District 3 Race: Natomas Levees & Building Moratorium

THE NATOMAS BUZZ | @natomasbuzz


THE NATOMAS BUZZ invited the seven candidates running for the District 3 city council seat to participate in a series of articles wherein they answer questions submitted by readers. Today’s question asked,

“There are two homes in my South Natomas neighborhood which have are behind chain link fences because they were partially destroyed by fire. How do you plan to work with FEMA, Congress and insurance companies to change the current law that will allow homeowners in the Natomas basin to rebuild their fire-damaged houses without having to adhere to unrealistic height requirements?”

Here are the answers submitted by the deadline, in the order they were received:

adamsartainThere has been substantial attention to flood issues in recent times for that reason, among many others, of the burned homes that require an outrageously unfeasible heightening of the properties to allow rebuilding. Angelique Ashby has done tremendous work in recent months in travelling to Washington to impress upon federal entities and congress the need for a responsible change of policy in these issues. We need to continue the good momentum gained and get at least some basic agreements in place quickly that will enable area homeowners to appropriately care for their properties if issues like these arise. I intend to participate fully in future trips and negotiations upon election to council.

efrenguttierrezMy understanding is that the moratorium will be left within the next year. If I can assist in some way, I will try. Need to look into what those height requirement and restriction that might exist and see what can be done.

don@DonNahhas.comYes this is a concern, with the most recent fire on Pebblewood Dr. My deepest condolences to the families who lost their homes. It is my understanding that we are close from lifting a building moratorium and US Congress has reached a deal on the legislation we need to fix our levees thanks to the dedicated leadership of Congresswoman Doris Matsui and City Council Member Angelique Ashby. I will make every effort to assist homeowners during this transition.

jeffharrisThe fact that these homeowners are held hostage by unrealistic rules created by FEMA is a travesty. The neighborhood suffers as well, since these homes are currently a danger and an urban blight. They should be allowed to rebuild without the base flood plain elevation restrictions, especially now that WRRDA is near passage. As a council member, I would work with representative Matsui to allow these homeowners to be exempted from FEMA restrictions and the 50% rule which states that the restoration work must be less than 50% of the valuation of the home prior to the fire damage. Additionally I would propose a council resolution to support the exemption, and make this a priority for our federal legislative package. Once exempted, the City could issue building permits, work could commence without valuation or height restrictions, and the homeowners (who continue to pay insurance and mortgages) can move home.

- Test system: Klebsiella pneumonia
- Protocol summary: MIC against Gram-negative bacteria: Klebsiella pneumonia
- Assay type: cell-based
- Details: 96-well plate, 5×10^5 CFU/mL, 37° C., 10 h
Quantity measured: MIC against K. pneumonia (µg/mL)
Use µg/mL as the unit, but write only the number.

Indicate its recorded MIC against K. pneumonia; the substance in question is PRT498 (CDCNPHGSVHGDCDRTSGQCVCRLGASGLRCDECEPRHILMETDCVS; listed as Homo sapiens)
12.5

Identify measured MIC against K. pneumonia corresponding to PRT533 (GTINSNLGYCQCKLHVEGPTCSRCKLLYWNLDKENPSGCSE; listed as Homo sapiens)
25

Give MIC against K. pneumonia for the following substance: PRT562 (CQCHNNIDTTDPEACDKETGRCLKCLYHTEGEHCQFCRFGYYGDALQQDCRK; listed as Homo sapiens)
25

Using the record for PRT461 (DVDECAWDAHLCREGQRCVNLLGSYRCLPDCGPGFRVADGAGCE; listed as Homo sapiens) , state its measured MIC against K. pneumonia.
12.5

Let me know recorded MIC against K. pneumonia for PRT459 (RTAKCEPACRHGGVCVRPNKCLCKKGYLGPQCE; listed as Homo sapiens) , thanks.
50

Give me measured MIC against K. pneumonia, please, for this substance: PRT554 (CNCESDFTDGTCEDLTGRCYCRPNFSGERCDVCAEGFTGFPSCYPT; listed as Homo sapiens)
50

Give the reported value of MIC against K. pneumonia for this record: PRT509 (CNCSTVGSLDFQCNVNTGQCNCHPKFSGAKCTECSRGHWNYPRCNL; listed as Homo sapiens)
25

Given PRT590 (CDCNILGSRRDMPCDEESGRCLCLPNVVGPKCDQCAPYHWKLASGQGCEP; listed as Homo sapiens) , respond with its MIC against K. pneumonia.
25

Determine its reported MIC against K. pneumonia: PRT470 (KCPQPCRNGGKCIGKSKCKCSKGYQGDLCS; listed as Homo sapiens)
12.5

ellencochraneWhen I was walking precincts in Natomas I met Jennifer Taylor. She’s an expert on this issue because she is one of the victims of the no rebuild FEMA law. She and her family had to abandon their house after a terrible fire, but still they pay insurance and the mortgage. On May 9, 2014 the Water Resources Development Act finally passed out of committee and moved on to Congress for a vote. Next stop – President Obama’s desk. My role as a councilmember would be to advocate for the swift application of funds and lobby insurance companies to act quickly to make sure that relief is directed straight toward the rebuild victims. Pulling permits to rebuild won’t be available overnight. In retrospect, victims should’ve been granted a waiver to rebuild while the FEMA ban was in place. Nontheless, Natomas is on the move. The oppressive moratorium’s days are numbered.

deaneThe building moratorium in Natomas has hurt new business development, home values and construction related projects. The rebuilding of fire damaged structures also falls under the federal government restrictions related to the needed levee upgrades. As your councilman I will use proven government and business advocacy and problem solving skills to effectively address the rebuilding of the levees and deal with unique problems caused by the moratorium. There is little reason for anyone but our local planning department to be concerned about rebuilding existing structures damaged by fire to their pre-existing condition. To prevent building former structures encourages years of blight in our neighborhoods. It is also inappropriate to restrict repairs to existing housing. We need to bring common sense and a can do approach back to our city to truly serve our residents and neighborhoods.

cyrilshahWe must remove the building moratorium in Natomas.
As an American River Flood Control District Trustee, I have been actively working to strengthen our levees. As your reader pointed out, our lack of proper flood protection is a public safety issue AND an economic issue that can hurt Natomas residents. I serve as a Director of the Sacramento Area Flood Control Agency (SAFCA), and just this week we have made some great progress that will benefit Natomas. Working with our Congress members in D.C., we are very close to authorizing millions of dollars in levee improvements. This money will create local jobs, and be a huge step towards getting the building moratorium lifted. Then homeowners can demand money from their insurance companies and rebuild their homes.

THE NATOMAS BUZZ will be running a series of Q&A posts leading up to election day in June 2014. Submit your questions for candidates to [email protected].

Speak Your Mind